Recent findings from a major study of the impact of vitamin D dietary supplements has surprised medical researchers with its resounding rejection of the idea that taking large doses of vitamin D improves bone health in healthy middle-aged and older adults.
The trial upends the idea that older people should take extra vitamin D to ward off osteoporosis and loss of bone mass as they age. The results, from a large, randomized controlled study — considered the gold standard among clinical trial designs — shows that healthy men, 50 or older, and women, 55 or older, who took 2,000 international units of vitamin D daily had no fewer bone fractures than those who took placebo during five years of follow-up.
The fracture study, part of the massive Vitamin D and Omega-3 (VITAL) trial run out of Brigham and Women’s Hospital, was headed by Harvard Medical School Professor of Medicine Meryl LeBoff, chief of the Calcium and Bone Density Section and director of the Skeletal Health and Osteoporosis Center and the Bone Density Unit in the Brigham’s Endocrinology Division. While LeBoff hailed the study’s findings as a clear signal, she also said it is important to highlight that the results apply only to the population studied: healthy adults not preselected for osteoporosis or severe vitamin D deficiency or suffering from gastric and intestinal conditions such as Crohn’s disease, which may interfere with the normal uptake of the vitamin in the body.
“Osteoporosis is a major public health problem. One out of two women 50 and older, and one out of four men, will develop an osteoporotic fracture in their remaining lifetime, so approaches to reduce fractures are really important,” LeBoff said.
About 53.6 million Americans have osteoporosis and/or low bone mass and 2 million fractures occur each year due to osteoporosis, a figure expected to climb to 3 million by 2040 and cost some $95 billion a year, according to background information in the study. About 19 percent of U.S. adults take some kind of vitamin D supplement, up from 5.1 percent in 1999.
LeBoff and JoAnn Manson, director of the main VITAL trial, HMS professor of medicine, and chief of preventive medicine at Brigham, said while the study does cast doubt on the need for supplementation, it doesn’t alter medical science’s understanding of the key role vitamin D plays in the body. The vitamin helps the intestine absorb calcium, a mineral important in bone health, and both agreed that there’s little doubt about vitamin D’s importance to good health.
Rather, they said, the results likely indicate that we need only small to moderate amounts of vitamin D for bone health and the decades-long national efforts to fight bone diseases like rickets by fortifying milk, breakfast cereal, and other foods with vitamin D have had the desired effect.
The study also indicates, Manson said, that laboratory-recommended ranges telling clinicians the blood levels of vitamin D we need are likely too high and not evidence-based — most healthy older adults already get enough vitamin D in their diets and through sun exposure, which prompts the skin to manufacture the vitamin.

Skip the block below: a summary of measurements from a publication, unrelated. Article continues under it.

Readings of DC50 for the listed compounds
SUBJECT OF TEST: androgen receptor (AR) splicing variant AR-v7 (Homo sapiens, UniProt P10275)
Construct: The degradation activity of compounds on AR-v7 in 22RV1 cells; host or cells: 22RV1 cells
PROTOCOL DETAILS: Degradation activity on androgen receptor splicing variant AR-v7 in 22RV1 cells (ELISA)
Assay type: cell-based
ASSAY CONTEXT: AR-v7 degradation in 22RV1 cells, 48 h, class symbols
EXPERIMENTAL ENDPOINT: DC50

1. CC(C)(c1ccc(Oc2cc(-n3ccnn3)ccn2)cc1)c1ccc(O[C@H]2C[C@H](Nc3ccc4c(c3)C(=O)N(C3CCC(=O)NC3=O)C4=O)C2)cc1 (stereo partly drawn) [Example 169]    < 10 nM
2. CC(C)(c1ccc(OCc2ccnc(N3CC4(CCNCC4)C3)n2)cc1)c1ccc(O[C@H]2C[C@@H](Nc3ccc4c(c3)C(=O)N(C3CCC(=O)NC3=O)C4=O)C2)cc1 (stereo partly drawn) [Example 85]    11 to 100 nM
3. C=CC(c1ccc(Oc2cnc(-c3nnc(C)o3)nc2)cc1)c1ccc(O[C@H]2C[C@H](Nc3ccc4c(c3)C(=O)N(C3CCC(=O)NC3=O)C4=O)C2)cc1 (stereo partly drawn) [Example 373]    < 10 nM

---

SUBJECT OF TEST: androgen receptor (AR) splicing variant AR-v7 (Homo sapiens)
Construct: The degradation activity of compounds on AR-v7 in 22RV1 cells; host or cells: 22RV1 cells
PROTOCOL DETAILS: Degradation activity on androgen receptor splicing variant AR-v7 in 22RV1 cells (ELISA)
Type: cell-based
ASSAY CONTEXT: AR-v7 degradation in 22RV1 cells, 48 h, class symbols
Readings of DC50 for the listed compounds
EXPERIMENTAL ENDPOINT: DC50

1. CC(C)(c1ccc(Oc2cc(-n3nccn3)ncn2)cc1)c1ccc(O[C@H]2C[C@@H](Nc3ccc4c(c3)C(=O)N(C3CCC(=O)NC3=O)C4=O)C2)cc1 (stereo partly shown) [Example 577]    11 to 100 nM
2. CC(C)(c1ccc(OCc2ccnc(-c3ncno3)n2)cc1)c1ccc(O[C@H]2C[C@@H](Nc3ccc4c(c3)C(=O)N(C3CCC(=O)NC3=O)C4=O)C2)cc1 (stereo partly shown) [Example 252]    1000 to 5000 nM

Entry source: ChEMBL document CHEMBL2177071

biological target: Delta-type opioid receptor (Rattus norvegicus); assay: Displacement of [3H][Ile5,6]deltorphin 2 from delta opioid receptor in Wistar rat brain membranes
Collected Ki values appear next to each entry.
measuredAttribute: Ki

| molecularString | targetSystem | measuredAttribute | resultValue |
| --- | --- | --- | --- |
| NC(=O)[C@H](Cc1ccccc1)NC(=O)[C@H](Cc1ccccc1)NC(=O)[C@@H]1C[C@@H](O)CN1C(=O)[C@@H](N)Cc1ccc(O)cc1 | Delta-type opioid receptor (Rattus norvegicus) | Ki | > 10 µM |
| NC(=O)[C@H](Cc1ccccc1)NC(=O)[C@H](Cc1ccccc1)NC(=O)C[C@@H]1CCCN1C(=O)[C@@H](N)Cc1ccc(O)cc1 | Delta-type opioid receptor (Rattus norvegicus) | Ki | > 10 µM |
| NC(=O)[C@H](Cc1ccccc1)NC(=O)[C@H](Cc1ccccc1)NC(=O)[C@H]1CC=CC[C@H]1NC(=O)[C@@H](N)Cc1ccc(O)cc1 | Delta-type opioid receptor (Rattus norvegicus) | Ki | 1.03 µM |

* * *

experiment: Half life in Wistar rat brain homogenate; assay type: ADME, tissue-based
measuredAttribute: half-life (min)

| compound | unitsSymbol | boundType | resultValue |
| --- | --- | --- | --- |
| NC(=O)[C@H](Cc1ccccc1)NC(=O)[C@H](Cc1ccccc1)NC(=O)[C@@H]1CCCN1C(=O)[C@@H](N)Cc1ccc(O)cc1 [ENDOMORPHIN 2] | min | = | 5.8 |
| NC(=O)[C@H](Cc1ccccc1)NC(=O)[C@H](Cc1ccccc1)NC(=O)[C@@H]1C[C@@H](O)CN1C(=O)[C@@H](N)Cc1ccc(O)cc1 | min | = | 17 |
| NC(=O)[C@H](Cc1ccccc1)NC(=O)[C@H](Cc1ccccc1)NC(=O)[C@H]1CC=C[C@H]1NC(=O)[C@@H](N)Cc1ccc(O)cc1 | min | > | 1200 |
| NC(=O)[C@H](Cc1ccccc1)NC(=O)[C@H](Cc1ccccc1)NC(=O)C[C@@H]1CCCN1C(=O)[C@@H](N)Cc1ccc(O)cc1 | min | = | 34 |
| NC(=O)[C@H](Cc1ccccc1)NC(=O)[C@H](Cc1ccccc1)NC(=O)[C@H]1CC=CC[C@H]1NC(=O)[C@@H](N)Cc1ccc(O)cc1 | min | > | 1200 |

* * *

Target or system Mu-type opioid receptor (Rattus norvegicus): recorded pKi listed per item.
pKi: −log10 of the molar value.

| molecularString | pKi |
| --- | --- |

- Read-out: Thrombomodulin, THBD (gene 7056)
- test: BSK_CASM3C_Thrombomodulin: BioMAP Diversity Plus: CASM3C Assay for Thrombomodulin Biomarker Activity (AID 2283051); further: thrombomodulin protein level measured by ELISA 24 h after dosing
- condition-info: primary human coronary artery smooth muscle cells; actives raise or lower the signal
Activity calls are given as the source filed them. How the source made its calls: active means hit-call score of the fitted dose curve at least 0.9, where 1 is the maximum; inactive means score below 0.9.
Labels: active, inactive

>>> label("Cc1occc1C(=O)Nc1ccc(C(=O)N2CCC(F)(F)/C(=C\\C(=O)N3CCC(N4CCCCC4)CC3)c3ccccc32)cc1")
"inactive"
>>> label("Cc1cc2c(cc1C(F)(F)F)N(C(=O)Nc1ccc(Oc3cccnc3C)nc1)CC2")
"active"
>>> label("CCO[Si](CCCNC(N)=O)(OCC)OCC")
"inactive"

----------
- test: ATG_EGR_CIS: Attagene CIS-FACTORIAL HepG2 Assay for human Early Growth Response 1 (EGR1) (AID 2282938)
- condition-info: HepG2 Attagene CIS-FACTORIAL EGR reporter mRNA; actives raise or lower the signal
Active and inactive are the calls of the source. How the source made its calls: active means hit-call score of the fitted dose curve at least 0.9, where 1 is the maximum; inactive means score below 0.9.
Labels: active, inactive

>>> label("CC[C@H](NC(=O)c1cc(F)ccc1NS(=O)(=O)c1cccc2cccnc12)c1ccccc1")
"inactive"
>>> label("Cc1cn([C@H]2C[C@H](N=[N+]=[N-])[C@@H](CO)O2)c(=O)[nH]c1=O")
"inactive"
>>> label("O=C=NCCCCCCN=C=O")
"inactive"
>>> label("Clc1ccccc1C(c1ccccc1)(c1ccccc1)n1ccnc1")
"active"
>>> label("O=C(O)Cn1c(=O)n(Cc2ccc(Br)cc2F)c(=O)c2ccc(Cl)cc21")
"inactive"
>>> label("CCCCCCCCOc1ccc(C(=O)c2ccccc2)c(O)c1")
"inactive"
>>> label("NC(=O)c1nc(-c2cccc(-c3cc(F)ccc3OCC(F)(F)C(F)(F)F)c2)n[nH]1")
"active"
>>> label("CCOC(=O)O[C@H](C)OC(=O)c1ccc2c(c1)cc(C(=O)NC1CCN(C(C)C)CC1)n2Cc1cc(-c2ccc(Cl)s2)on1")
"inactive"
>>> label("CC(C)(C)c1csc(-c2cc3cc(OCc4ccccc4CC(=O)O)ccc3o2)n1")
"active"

“It doesn’t mean everyone should toss their vitamin D pills, especially if their clinician has recommended they take extra vitamin D, for example, if they have bone-health problems or malabsorption,” Manson said. “But this very widespread screening for vitamin D blood levels should be substantially reduced because it’s not of benefit to most of the population, and it’s adding to health care costs.”
Despite the recent results, earlier trials conducted as part of VITAL have shown some benefits do exist from vitamin D supplementation, including reduced chance of metastatic or fatal cancer, an effect likely due to mechanisms that interfere with tumor invasion and growth, Manson said. Another study showed that vitamin D supplements significantly cut the chance of developing an autoimmune condition by 22 percent. Manson, in fact, is continuing her investigation of the potential benefits of vitamin D supplementation and is completing a trial of whether high-dose vitamin D — 10,000 units initially followed by 3,200 units daily for four weeks — can help reduce the severity of COVID-19 symptoms and prevent development of long COVID.
“For other outcomes, because there may be different requirements for different tissues and organ systems, it is biologically plausible that there are benefits from larger amounts of vitamin D than needed for bone health,” Manson said, “and we are drilling down more deeply into that possibility.”
LeBoff said there is a “crisis in osteoporosis care” in the U.S., and many people suffer from osteoporosis and increased fracture risk as they age. While healthy midlife and older adults may not benefit from vitamin D supplementation, they should keep watch for signs of weakening bones because there are several drugs are on the market that can help.
“We have available drugs that decrease fractures,” LeBoff said. “But 10.3 percent of the participants in VITAL, which is the largest randomized controlled trial of supplemental vitamin D in the world, had a history of an osteoporotic fracture and only 4.8 percent were on an osteoporosis medication when they first enrolled in the trial, which is staggering to me.”
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